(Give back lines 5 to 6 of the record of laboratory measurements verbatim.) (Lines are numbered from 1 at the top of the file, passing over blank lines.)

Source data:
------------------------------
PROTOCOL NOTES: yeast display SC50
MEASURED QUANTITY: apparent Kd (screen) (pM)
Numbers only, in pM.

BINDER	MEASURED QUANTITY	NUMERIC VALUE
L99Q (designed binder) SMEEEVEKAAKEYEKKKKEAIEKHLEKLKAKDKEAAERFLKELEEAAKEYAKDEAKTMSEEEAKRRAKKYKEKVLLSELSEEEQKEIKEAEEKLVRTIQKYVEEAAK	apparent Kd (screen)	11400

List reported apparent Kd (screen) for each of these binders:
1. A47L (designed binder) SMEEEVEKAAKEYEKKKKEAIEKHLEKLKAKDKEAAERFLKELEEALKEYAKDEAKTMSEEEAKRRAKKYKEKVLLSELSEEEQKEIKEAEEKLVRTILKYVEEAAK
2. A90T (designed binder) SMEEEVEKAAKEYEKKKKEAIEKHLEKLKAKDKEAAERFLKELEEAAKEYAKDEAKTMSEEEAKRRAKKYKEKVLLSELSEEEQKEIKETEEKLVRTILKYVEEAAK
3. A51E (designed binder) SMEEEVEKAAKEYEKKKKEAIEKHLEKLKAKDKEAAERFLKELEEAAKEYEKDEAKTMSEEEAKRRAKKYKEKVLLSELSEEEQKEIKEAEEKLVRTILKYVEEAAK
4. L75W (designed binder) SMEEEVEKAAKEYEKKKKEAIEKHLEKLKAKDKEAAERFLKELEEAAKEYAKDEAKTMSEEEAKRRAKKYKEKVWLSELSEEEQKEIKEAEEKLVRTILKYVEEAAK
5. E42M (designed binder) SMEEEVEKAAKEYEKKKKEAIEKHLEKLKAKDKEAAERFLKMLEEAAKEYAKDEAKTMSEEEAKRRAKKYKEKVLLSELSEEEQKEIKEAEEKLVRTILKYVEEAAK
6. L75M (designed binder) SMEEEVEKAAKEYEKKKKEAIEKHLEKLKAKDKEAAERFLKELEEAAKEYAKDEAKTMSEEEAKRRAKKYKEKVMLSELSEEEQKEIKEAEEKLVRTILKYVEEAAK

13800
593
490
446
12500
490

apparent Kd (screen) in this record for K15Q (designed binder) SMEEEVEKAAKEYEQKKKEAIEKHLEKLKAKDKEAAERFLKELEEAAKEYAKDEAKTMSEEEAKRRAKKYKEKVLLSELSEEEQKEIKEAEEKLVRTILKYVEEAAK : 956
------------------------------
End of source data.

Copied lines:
L99Q (designed binder) SMEEEVEKAAKEYEKKKKEAIEKHLEKLKAKDKEAAERFLKELEEAAKEYAKDEAKTMSEEEAKRRAKKYKEKVLLSELSEEEQKEIKEAEEKLVRTIQKYVEEAAK	apparent Kd (screen)	11400

List reported apparent Kd (screen) for each of these binders: